It's shocking to me, after touring the mainland for 14 years as an entertainer from Hawaii, to come home to such a lack of marketing interest to support tourism.

We spend millions to advertise elsewhere. Why not spend some of that money in Hawaii for these kinds of festivities?

I hope next year's May Day/Lei Day is celebrated with more attractive packaging. Is there anyone willing to help me?

Johnny Kai Lorance
President, Hawaii Music Awards

Cherry Blossom contest wasn't ready for change

This year, I looked forward to the 47th Annual Cherry Blossom Festival because of its chosen theme, "Winds of Change." I attended many of the events, including the public appearances of the Cherry Blossom Queen contestants, the fashion show and festival ball.

One of its touted changes was allowing women of part Japanese ancestry to be contestants. Personally, I believed the Honolulu Japanese Junior Chamber of Commerce did a wonderful thing by implementing this, because our state is multi-ethnic.

However, I now feel that the HJJCC was not ready for this change.

In all honesty, I was disappointed at the outcome of the selected court.

I thought the hapa-haole contestant had a great chance of representing this year's theme. Being a part-Japanese woman myself, I felt a sense of shame that night because my own culture could not accept someone of mixed ancestry to reign as queen.

Why put such hope into these women if both the HJJCC and Japanese community refuse to give them the equal opportunity they deserve? Isn't this discrimination?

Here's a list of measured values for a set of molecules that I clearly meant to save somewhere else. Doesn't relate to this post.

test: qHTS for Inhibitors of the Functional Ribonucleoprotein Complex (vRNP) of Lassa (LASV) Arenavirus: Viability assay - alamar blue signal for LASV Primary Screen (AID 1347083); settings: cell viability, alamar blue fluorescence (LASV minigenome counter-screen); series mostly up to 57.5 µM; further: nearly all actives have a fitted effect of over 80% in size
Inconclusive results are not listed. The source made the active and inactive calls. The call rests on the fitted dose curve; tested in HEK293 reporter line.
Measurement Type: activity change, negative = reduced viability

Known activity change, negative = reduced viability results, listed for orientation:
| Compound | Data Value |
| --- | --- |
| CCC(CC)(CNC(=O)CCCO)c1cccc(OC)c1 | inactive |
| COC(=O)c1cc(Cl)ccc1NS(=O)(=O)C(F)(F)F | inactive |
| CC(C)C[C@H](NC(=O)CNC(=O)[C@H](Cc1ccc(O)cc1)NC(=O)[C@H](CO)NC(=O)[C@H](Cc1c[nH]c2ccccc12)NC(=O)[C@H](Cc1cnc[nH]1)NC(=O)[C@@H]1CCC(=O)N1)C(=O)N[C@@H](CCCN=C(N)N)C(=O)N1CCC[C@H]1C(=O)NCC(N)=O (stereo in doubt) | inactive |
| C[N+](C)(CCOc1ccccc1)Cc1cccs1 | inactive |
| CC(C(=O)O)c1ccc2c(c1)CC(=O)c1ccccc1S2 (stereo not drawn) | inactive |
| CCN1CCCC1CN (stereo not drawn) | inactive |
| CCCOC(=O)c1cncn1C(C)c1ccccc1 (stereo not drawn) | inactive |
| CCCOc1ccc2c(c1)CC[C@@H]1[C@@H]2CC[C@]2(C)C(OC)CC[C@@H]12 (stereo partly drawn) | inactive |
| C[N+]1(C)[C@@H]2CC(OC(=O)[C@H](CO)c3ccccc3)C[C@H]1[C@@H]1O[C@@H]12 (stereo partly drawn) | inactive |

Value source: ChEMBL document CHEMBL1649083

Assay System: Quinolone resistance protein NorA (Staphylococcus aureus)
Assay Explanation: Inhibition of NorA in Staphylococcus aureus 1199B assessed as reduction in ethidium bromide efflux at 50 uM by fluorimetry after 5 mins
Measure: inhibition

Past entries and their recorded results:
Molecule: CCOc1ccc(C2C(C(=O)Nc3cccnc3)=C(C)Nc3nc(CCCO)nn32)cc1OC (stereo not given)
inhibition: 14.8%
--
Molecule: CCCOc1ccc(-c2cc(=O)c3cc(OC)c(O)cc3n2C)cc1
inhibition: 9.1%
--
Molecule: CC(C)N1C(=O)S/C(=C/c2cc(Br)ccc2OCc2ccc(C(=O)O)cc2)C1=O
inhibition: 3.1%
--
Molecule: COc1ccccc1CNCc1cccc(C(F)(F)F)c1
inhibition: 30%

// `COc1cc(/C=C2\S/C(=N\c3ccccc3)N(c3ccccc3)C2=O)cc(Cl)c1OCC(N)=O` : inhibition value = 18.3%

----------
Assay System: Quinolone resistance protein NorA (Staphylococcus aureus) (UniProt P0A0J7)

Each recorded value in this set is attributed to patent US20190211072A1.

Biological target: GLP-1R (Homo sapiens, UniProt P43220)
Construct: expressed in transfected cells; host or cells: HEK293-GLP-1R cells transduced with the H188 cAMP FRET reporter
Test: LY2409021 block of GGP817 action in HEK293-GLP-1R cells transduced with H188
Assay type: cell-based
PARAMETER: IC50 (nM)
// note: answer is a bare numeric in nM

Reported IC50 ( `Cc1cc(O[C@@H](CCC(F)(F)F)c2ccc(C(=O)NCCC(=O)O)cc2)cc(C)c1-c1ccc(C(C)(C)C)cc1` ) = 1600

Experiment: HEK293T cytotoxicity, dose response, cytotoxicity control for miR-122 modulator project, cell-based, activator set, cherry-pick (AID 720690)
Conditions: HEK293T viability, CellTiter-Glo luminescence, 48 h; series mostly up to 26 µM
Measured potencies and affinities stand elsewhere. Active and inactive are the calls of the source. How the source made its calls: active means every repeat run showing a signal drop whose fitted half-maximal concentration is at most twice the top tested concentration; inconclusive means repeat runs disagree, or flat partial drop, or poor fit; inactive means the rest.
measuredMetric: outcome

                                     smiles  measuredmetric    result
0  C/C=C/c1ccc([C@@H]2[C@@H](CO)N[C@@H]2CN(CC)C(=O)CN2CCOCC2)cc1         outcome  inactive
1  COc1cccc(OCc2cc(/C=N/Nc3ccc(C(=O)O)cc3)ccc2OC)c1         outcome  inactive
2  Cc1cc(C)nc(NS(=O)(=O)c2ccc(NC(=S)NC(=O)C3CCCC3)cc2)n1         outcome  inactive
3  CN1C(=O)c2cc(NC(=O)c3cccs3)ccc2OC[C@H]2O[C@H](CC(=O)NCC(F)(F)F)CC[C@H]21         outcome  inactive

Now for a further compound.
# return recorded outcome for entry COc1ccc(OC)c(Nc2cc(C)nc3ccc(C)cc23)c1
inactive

Kehaulani Ancheta

Questions abound on Kosovo situation

How many Americans know that the U.S. and its NATO allies have killed over 1,000 civilians in their continued bombardment of Yugoslavia?

How much longer are we going to allow these war crimes to continue?

Where were these warmongers when 500,000 Tutsis in Rwanda were being massacred by the Hutus with weapons supplied by the French government, when almost one million Serbs were the victims of "ethnic cleansing" and driven from their homes in Bosnia and Krajina by the Croats and Bosnian Muslims?

Why haven't we heard any of this? Could the reason be that much of the "free press" in America is owned by major players in the military-industrial complex, such as Westinghouse and General Dynamics?

Thomas C. Mountain

Warnings about going to Sacred Falls

I was born in Laie 80 years ago and, in my teen years (the 1930s), I visited Sacred Falls several times with Hawaiian friends. They warned me about the peril of Sacred Falls.

They told me never to pick lehua blossoms, for that would bring rain and cause flash floods in the narrow gorge.

They said to keep one's voice down at Sacred Falls, because loud noises could loosen rocks on the walls of the deep, sheer and narrow canyon. The rocks could then fall on noisemakers.

They said that the park should warn visitors to be quiet, to prevent rocks from falling on them.

Carl Hamashige
Lihue, Kauai